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Martinus Beijerinck was a Dutch microbiologist and botanists who began examining the role of non-infectious microorganisms in the soil. He reported that microorganisms play important role in nutrient recycling in the ecosystem (particularly those of nitrogen, carbon and sulphur) as well as in the process of nitrogen-fixation by symbiotic or free-living soil bacteria. Martinus Beijerinck showed in 1888 that some beneficial microbes in the soil (for example, Rhizobium) inhabit the root of leguminous plants and provide such plants with functional nitrogen through the process of nitrogen fixation. Through the process of nitrogen fixation, atmospheric (molecular) nitrogen (N2) can be converted into ammonia (NH3) and ammonium (NH4), which is the forms in which plants can utilize them for their metabolic activities and growth.


Beijerinck also discovered viruses and sulphate-reducing bacteria. His work into soil bacteria and viruses made him one of the founding fathers of soil (environmental) microbiology and a contributing scientist to the development of the field of virology. Beijerinck began his work by studying the microorganisms that were present in and around plants, and he soon began experiments with microbes in the soil which led him to develop enrichment media for culturing microorganisms. Before Beijerinck’s discovery of the enrichment media, microorganisms were previously cultivated on medium consisting of potatoes or extracts of leftover animal renderings which supported the growth of many different bacteria, with chance and population density dictating what became dominant in the culture medium.

However, he discovered that by adding or removing certain compounds from the medium or incubating under different conditions, it was possible to favour the growth of certain microbes and prevent the growth of other unwanted bacteria. His invention of the enrichment culture media enabled him to isolate many microorganisms in their pure state including Azotobacter chroococum, sulfur-reducing and sulfur-oxidizing bacteria, Rhizobium, Lactobacillus species, and some green algae. Beijerinck referred to this method of specific bacterial isolation as selective culture techniques. This technique have since then been applied to many different groups of microorganisms, allowing them to easily be brought into pure culture forms. Beijerinck’s work awakened great enthusiasm for identifying and classifying the bacteria inhabiting our natural world particularly the soil. And today, there is a branch of microbiology known as geomicrobiology and environmental microbiology which studies microorganisms that are found in the earth’s crust and other parts of the environment.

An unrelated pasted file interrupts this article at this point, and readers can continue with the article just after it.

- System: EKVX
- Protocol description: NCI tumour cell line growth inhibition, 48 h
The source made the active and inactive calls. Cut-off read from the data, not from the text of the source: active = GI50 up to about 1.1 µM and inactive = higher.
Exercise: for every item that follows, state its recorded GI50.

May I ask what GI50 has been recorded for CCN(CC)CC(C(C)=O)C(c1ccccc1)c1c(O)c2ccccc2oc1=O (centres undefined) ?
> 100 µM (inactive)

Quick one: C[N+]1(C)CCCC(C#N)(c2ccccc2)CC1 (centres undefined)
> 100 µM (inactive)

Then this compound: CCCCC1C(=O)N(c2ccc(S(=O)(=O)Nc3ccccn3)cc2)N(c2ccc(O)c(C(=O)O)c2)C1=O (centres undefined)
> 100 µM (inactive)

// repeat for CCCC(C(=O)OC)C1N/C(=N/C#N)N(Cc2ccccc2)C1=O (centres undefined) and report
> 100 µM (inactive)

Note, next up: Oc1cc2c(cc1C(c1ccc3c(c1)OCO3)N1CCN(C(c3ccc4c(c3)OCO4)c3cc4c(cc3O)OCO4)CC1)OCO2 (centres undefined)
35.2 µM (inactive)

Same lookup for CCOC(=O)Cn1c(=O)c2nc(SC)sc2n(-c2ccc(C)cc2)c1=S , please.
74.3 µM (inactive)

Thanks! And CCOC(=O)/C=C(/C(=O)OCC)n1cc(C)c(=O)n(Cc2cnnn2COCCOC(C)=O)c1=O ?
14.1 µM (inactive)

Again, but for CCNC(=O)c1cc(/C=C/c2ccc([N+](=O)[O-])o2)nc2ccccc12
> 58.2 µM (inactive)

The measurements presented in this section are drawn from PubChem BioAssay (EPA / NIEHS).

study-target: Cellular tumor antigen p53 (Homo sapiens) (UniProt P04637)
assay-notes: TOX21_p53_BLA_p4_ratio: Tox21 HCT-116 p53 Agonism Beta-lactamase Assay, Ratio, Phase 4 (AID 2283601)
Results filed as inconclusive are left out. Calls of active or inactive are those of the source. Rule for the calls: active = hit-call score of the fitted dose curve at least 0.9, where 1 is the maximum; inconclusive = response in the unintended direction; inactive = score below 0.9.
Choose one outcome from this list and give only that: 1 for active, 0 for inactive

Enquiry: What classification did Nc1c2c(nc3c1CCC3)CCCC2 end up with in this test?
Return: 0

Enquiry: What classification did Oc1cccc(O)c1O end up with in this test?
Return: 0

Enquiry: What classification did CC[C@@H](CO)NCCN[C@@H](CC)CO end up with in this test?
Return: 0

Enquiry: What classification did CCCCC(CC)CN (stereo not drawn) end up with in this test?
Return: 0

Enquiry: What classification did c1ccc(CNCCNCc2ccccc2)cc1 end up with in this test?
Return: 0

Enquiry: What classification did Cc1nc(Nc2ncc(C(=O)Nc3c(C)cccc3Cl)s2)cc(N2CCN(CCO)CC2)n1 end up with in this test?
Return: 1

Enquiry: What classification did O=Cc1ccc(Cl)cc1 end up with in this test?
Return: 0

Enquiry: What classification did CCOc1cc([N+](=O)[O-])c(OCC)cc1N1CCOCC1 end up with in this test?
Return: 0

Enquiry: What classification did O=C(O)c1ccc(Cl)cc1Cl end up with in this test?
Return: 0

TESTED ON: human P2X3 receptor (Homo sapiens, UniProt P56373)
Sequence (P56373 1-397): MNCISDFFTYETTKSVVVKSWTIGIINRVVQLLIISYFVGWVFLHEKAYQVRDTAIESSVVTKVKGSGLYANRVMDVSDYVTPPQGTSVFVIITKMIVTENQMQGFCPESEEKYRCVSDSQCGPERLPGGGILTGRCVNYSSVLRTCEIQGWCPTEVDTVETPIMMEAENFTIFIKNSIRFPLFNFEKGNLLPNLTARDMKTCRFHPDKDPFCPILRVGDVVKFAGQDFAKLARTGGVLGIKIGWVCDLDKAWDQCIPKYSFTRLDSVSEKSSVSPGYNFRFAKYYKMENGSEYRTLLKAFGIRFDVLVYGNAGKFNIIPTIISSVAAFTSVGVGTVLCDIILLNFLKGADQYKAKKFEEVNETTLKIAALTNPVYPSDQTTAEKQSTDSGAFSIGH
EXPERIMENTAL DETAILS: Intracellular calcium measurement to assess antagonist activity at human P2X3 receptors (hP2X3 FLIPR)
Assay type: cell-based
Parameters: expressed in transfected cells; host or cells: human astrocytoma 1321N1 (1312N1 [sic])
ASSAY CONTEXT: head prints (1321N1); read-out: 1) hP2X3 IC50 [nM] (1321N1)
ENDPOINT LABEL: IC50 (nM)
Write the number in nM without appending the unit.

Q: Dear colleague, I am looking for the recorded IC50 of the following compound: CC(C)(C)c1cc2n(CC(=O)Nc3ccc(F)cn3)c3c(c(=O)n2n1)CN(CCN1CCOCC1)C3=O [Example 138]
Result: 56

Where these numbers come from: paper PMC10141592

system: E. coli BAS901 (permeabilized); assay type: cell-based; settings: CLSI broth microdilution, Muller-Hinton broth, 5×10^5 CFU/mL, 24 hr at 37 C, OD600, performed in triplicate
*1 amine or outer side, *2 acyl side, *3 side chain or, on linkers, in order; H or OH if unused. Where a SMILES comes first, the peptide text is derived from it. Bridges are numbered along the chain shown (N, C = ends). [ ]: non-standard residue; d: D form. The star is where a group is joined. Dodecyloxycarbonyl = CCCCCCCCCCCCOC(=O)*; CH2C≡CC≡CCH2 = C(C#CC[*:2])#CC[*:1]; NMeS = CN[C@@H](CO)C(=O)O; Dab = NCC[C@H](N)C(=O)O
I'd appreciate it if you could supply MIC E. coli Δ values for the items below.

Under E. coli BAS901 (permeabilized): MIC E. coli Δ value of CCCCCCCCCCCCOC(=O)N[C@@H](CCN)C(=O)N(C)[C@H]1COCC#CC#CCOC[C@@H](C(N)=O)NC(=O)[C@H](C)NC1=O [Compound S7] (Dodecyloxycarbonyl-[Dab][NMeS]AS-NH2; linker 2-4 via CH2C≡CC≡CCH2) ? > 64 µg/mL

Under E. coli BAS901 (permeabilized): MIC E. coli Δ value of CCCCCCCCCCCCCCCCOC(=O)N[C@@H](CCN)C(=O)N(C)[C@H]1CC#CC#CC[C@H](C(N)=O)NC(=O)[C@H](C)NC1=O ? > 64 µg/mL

Sergei Winogradsky was a Ukrainian-Russian microbiologist, ecologist and soil scientist who was among the first to delve into a different area of microbiology that involved the investigation of microbes in the environment. Winogradsky and Beijerinck focused majorly on the study of soil microorganisms that did not cause disease. Winogradsky pioneered the concept of biogeochemical cycles in which bacteria (like nitrifying and purple-sulphur bacteria) mediate the cycling of some important compounds (nutrients) such as nitrogen and sulphur compounds in the environment so that they can be made available for other forms of life.

He discovered the first known form of lithotrophy during his research with a bacterium called Beggiatoa in 1887, and reported that Beggiatoa oxidized hydrogen sulfide (H2S) as an energy source and formed intracellular sulfur droplets. Lithotrophy is the process in which some bacteria derive their energy source from the oxidation of inorganic compounds. These organisms are generally called lithotrophs. Winogradsky showed in his work that certain bacteria are linked to specific biogeochemical transformations, and this provided the first example of lithotrophy, but not autotrophy, in which the organisms (known as autotrophs) derive their own energy source from the sunlight.

His studies on sulphur-oxidizing bacteria also proposed the concept of chemolithotrphy, which is the oxidation of inorganic compounds linked to energy conservation. Sergei Winogradsky was one of the first to isolate microorganisms responsible for the conversion of elements like nitrogen and sulphur in the soil, and obtaining pure cultures of bacteria capable of oxidizing ammonia to nitrate. Winogradsky also studied the consumption of hydrogen sulfide gas by sulfur-oxidizing bacteria directly in their natural habitat. He showed that nitrifying bacteria obtained their carbon from carbondioxide (CO2), and like phototrophic organisms, that nitrifying bacteria were also autotrophs.

Further reading

Brooks G.F., Butel J.S and Morse S.A (2004). Medical Microbiology, 23rd edition. McGraw Hill Publishers. USA. Pp. 248-260.

Madigan M.T., Martinko J.M., Dunlap P.V and Clark D.P (2009). Brock Biology of microorganisms. 12th edition. Pearson Benjamin Cummings Publishers. USA. Pp.795-796.

Nester E.W, Anderson D.G, Roberts C.E and Nester M.T (2009). Microbiology: A Human Perspective. Sixth edition. McGraw-Hill Companies, Inc, New York, USA.

Prescott L.M., Harley J.P and Klein D.A (2005). Microbiology. 6th ed. McGraw Hill Publishers, USA. Pp. 296-299.

Singleton P and Sainsbury D (1995). Dictionary of microbiology and molecular biology, 3d ed. New York: John Wiley and Sons.

Slonczewski J.L, Foster J.W and Gillen K.M (2011). Microbiology: An Evolving Science. Second edition. W.W. Norton and Company, Inc, New York, USA.



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